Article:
Compliance is not “compli-cated”, but rather “compl-ex”

It´s the utmost obligation of all compliance officers to start implementing compliance procedures in corporation life effectively.

In April, the Criminal Division of the U.S. Department of Justice (the “DOJ”) updated its Guidance Document in order “to assist prosecutors in making informed decisions as to whether and to what extent the corporation´s compliance program was effective”[1].

The document explains that there are three fundamental questions a prosecutor should ask when investigating a corporation, determining whether to press charges, and negotiating a plea or other agreements:

  1. Is the corporation’s compliance program well designed?
  2. Is the program being applied earnestly and in good faith? Is the program being implemented effectively?
  3. Does the corporation’s compliance program work in practice?

Lucie Schweizer is a partner and head of the Compliance team at RUŽIČKA AND PARTNERS law firm. She deals with compliance on a long-term basis. She starts under the cover of Corporate Governance, and then under the form of recognized Corporate Designs and Strategies. When asked why she is dealing with this issue, she replied: ‘‘I enjoy contributing to business environment cultivation. Compliance is one way to do it.“

DOJ is the top authority worldwide that applies the harshest sanctions and the most sophisticated approach, and for me personally, it is a great inspiration when thinking about compliance.

In Slovakia, we often face a very different approach from the authorities – one that is bureaucratic, formal and unfortunately unprofessional. So, when reading through the DOJ´s Guidance Document, it made me think,
“Why is this so? What is the root cause?”

Bearing in mind the different legal frameworks
and systems, the answer was obvious and almost instant – the legal regulation is formally written and there is a reluctance to look for the purpose and to apply constant efforts to interpret the legal regulation in line with the purpose.

The implementation of law in our region (whether by courts or other authorities), was very precisely described by Pavel Holländer, a philosopher and brilliant legal professional: “the mechanical identification of law with legal texts became a welcomed tool for totalitarian manipulation. It has made the justice system a submissive and unthinking tool for advocating totalitarianism. This is also why the mechanical application of law, abstracting from the purpose and intent of the legal norm, shall create a tool for legal alienation and absurdity.”

And this is exactly what is happening in compliance as well. The interpretation of legal norms by the relevant authorities is often absurd, and even the most sophisticated corporations suffer from its ineffective implementation due to strict requirements required/imposed by the authorities.

The result of this is not surprising. There are many companies on the market that issue hundreds of strict internal regulations (along with updates) and thousands of pages of employee obligations, all compliant with the current legislation status. However, there is also a lack of willingness to know the rules or to follow them among the relevant employees.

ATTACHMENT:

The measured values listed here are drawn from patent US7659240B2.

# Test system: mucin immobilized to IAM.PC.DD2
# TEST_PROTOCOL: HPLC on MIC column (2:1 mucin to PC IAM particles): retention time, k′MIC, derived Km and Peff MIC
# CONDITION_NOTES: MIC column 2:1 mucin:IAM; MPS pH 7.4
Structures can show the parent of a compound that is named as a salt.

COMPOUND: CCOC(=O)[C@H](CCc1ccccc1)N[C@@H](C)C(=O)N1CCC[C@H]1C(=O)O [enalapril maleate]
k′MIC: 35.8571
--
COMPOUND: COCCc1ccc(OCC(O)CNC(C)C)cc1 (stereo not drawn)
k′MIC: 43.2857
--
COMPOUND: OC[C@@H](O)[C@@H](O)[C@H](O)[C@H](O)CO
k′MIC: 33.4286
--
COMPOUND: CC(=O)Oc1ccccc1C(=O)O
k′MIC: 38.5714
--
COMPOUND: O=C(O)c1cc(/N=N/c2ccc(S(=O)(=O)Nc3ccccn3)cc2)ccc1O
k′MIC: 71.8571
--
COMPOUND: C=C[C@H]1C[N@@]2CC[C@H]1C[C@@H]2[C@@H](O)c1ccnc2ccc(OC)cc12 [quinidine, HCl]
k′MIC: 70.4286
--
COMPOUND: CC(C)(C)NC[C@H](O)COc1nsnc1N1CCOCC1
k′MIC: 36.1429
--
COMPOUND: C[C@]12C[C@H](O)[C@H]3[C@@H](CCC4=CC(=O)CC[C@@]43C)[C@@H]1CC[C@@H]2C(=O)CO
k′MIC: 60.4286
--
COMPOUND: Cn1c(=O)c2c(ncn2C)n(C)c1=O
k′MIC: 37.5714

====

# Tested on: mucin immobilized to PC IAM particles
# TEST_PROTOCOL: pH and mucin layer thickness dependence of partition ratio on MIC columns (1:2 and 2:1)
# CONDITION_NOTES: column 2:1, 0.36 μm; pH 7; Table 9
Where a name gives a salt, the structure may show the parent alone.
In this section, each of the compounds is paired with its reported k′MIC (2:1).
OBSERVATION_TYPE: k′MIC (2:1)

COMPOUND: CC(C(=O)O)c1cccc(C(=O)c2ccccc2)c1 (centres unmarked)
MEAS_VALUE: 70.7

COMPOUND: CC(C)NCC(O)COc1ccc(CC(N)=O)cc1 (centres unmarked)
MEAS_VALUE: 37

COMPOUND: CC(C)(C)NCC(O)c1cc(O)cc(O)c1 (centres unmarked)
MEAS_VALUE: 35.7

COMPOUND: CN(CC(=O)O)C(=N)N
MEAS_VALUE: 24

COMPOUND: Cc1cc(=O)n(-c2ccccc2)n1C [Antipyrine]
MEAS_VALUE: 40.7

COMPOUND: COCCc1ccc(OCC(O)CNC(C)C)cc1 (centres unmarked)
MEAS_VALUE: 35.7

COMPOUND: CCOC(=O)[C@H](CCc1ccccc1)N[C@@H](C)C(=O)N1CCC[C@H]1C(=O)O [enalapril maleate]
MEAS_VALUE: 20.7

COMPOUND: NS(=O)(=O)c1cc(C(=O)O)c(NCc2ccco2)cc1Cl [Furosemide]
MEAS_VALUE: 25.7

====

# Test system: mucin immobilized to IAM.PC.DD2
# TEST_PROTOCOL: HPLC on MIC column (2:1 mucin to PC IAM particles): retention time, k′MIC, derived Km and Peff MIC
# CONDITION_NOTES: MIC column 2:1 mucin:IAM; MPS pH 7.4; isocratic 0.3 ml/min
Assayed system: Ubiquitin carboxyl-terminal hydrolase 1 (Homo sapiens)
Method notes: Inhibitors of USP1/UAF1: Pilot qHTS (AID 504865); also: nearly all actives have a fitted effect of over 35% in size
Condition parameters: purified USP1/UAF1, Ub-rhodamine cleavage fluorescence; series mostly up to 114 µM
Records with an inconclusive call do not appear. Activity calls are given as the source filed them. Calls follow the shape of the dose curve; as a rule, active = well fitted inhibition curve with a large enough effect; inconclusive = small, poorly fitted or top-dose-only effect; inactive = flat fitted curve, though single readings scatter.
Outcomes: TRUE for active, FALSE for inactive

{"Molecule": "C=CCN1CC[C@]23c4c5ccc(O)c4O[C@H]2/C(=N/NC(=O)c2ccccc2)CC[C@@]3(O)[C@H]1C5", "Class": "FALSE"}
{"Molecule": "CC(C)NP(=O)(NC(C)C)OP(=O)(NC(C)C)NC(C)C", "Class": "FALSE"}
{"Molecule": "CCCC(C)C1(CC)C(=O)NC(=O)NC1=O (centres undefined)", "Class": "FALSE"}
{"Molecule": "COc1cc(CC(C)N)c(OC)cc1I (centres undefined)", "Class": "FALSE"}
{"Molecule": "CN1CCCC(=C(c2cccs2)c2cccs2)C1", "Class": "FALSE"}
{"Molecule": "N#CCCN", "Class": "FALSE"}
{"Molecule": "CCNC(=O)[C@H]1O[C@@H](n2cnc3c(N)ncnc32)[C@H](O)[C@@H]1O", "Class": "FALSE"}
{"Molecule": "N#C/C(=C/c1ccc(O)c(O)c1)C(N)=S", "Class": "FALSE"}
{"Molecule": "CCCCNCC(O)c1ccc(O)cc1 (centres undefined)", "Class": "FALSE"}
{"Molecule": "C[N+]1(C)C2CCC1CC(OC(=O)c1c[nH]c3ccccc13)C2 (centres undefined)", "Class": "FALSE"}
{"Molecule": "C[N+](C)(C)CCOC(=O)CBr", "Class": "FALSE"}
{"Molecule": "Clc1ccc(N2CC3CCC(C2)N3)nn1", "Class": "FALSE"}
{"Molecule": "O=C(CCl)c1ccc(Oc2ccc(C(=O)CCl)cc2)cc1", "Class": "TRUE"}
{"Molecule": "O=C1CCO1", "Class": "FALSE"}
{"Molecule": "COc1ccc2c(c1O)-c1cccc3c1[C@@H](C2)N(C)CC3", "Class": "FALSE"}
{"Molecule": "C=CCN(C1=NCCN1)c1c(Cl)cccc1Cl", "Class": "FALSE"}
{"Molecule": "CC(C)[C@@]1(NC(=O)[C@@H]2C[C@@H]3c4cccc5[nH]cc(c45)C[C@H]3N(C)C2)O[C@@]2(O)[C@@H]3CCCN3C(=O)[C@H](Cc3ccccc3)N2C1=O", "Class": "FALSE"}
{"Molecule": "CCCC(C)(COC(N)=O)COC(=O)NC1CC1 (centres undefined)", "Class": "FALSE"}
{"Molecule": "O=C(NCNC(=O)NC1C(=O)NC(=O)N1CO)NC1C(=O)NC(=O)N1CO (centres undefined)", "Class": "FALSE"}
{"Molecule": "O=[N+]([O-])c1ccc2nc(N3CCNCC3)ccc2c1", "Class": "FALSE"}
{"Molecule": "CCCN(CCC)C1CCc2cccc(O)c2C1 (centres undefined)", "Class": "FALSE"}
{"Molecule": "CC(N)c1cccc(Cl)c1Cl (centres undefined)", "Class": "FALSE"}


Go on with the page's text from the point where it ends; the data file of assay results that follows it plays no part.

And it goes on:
It is the utmost obligation of all compliance officers to start implementing compliance procedures in corporation life effectively. This results in a return to the basics and addresses the very same questions suggested by the DOJ for its investigators.

Jaroslav Ružička is the managing partner and one of the founders of the firm. During his career, he has worked on many matters related to real estate and construction law. He also has rich experience in corporate transactions, company acquisitions, infrastructure projects and public-private partnerships. His focus is on tangible and procedural administrative law, which he also dealt with in the field of legal theory, university law education and government legislation before setting up his private law practice. Ružička also provides advisory services for foreign investors who intend to enter the Slovak or Czech markets.

The Guidance Document provides hints on how to evaluate, what to ask, what to focus on and what to think about. And yes, it is also the job of every compliance officer to stand up for its results and arguments effectively before authorities and/or the court. Only in this way can we all step out from the darkness of the totalitarian application of law in compliance.

Compliance is not complicated, but we are often afraid to go further, to dig into the purpose, provide for argumentation, and think outside the box, because it is just so easy to draft another document exactly as the law stipulates and the work is done. Lawyers are no exception. So, let’s think complex. Let’s think in context, and, most importantly, let’s have an answer to “why” we are doing it.

The implementation of any compliance norm while abstracting from the purpose and intent of the legislative framework is just another brick in the wall of compliance ineffectiveness.


Top stories

News digest: Pandemic situation worsens, more districts join black tier

Robert Fico refuses to explain leaked recordings. Daily caseload the highest since the second wave’s peak.

6 h
Ferrata route to Martinské Hole, illustrative stock photo

When injured or lost in the mountains, who do you call?

Mountain rescue service has an app that can save lives.

12 h
Oli Džupinková and her book

With her mom’s recipes, popular radio host taught Slovaks to cook Rusyn meals

Regional meals succeeded beyond community, beyond Slovakia’s borders.

26. okt
Skryť Close ad